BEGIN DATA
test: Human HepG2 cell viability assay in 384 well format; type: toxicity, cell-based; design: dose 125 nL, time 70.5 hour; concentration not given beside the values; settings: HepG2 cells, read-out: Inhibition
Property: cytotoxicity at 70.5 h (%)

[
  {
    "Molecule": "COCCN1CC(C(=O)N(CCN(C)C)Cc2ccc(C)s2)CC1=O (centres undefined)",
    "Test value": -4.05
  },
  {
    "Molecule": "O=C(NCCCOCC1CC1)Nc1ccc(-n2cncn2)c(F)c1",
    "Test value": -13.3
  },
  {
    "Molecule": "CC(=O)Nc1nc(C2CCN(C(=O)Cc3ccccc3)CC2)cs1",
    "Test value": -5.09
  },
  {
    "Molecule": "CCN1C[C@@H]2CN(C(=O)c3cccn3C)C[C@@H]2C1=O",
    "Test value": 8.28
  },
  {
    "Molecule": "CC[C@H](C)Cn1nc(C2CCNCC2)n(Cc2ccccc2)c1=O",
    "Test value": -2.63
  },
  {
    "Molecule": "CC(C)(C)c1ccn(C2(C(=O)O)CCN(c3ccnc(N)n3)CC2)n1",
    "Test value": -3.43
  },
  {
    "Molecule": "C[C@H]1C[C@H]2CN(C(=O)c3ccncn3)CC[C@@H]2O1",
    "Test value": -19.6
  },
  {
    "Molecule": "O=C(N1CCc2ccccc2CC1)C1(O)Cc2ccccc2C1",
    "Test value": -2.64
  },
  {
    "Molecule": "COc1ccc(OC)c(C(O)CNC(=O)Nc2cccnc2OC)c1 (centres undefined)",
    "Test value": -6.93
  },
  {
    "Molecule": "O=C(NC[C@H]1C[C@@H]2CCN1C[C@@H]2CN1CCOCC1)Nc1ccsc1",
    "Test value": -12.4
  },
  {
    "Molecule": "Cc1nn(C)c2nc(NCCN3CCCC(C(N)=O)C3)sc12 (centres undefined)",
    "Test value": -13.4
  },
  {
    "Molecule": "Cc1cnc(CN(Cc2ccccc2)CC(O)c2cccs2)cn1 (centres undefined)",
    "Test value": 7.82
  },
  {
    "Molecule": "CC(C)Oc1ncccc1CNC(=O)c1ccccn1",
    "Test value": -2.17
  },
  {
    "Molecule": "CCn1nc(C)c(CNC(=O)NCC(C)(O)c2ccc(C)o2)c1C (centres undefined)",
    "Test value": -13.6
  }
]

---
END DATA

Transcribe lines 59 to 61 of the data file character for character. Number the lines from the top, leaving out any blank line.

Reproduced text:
  }
]

---